The first time I read Isaac Asimov’s I, Robot as a teenager, I was instantly fascinated by the humanoid robots in the stories. These machines could see, hear and interact with the surrounding world with human-like abilities. These astonishing capabilities fed my imagination. I even recall asking my dad if these machines could really “see.” Now, as an engineer, I understand the importance of machine vision and the power of “sight” for robotics.
The mobile-influenced applications have enabled the smart future we have imagined—smarter homes that are voice-controlled, smarter sensors to make smarter cities a reality, smarter factories where the automation is solving many problems and of course smarter self-diving cars. Machine Vision is the enabling technology that’s fueling self-learning, decision making, and autonomous systems.
Insight into Machine Vision System
There are certain requirements of Machine Vision—and these include both hardware and software. One of the main requirements is image acquisition, using (mostly) cameras. Modern mobile processors, for example, are equipped with camera interfaces, like MIPI CSI-2 interfaces, and are utilized in many mobile-influenced applications. The camera sensors can simply grab an image and send the sensor data over to the processing unit using standard, custom interfaces.
Machine vision is no longer just capturing images and recognizing objects. Scientists and engineers are using this technology to make the machines smarter. Some of the examples include facial or object recognition and detection, distance or depth measurement using stereo vision, collision avoidance with objects for modern cars, and using electromagnetic spectrum to look for manufacturing defects on the factory floor. The processing unit in a machine vision system is essentially an advanced image processing and decision making unit.
This unit can perform a variety of operations on the captured raw image data, like image stitching and filtering, white balance adjustment, HDR adjustment, object edge detection, etc. The processing unit is capable of making decisions based on the processed image. These decisions could be autonomous (like activating a PLC, sensor, actuators or robots) or may require human intervention (like generating alerts on an HMI display).
Machine Vision Examples in the Real World
In the case of a bottling plant, an autonomous robot has to make sure that each bottle is filled with the right amount of liquid. In the past, this was done by simply weighing each filled bottle. Now, cameras (machine vision) are allowing the robot to monitor the product line, as well as provide visual feedback to the human supervisor. The robot is programmed to match the pattern to ensure each bottle is filled with right amount of liquid. Further, it can also use the color matching, transparency and opaqueness of the filled bottle to make sure there aren’t any contaminants that can impact the quality of the end-product.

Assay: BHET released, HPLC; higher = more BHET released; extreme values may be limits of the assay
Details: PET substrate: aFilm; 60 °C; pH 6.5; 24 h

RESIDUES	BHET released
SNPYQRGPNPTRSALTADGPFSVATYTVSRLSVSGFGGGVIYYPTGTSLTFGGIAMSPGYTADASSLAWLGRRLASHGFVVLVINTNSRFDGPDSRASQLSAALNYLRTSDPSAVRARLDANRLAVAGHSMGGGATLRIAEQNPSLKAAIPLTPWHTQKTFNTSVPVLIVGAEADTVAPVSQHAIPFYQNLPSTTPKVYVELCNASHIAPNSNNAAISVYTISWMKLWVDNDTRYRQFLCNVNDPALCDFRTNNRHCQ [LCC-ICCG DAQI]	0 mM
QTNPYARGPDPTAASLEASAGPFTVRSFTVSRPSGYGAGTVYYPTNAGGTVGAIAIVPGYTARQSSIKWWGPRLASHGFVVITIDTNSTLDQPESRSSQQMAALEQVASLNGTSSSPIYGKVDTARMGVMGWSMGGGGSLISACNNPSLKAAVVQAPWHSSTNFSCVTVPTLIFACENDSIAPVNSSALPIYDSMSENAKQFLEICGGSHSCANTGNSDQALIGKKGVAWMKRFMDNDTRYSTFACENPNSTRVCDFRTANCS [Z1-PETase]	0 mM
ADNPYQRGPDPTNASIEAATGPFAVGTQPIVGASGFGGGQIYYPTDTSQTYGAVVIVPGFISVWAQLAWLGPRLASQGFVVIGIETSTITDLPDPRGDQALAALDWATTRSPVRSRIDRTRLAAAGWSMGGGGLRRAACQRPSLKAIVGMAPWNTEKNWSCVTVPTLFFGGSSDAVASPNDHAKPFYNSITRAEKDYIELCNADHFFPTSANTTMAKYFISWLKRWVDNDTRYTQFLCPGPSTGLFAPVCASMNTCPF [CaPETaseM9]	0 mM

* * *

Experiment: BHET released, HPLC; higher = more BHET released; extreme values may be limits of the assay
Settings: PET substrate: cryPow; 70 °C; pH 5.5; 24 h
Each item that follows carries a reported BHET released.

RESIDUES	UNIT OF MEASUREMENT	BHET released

The robot, in this case, is trained to perform a simple pattern recognition—making sure the bottle is filled and matches the color of the liquid. The cameras on these robots are constantly taking pictures of these bottles and the processing unit sets the parameters to matches the pattern required. If any bottle does not meet the ‘pass’ criteria, it is marked to be removed from the assembly line by another robot. This is a very simplistic example, where the processing unit is given set parameters, i.e., making sure the amount and the color of the liquid is right.
However, the machine vision system becomes exponentially more complex when applied to safety-critical systems, like ADAS or autonomous driving. In order to make autonomous cars a reality, the cars have to be able to see, hear and feel like a human being. Having started to teach a new driver how to drive recently, I can say that these complex machines have to mimic the human behavior. In order to do so, machines need decision making capabilities by observing the road, identifying hazards and making decisions as they drive. Machine vision is the key technology that allows our cars to see like human beings. When combined with machine learning, it is helping us make advancements towards autonomous driving.
Enabling Machine Vision
Machine Vision has been able to solve many problems using hardware or software (and a bit of a combination of both). The applications of tomorrow can be solved with the combination of dedicated computing function processing units and FPGA’s parallel processing capabilities will enable the next level of intelligence in the sensors at the Edge. Lattice’s Embedded Vision Development Kit brings together Lattice FPGAs that are optimized for low power and low cost in smaller footprint that will allow development of applications related to machine vision.
When I look back 25 years, little did I know that the technology is slowly making progress towards what Asimov imagined in his stories of I, Robot. It is exciting to see that some of it will happen in my lifetime. Machines of today can indeed “see” and machine vision is making it all possible.
By: Jatinder (JP) Singh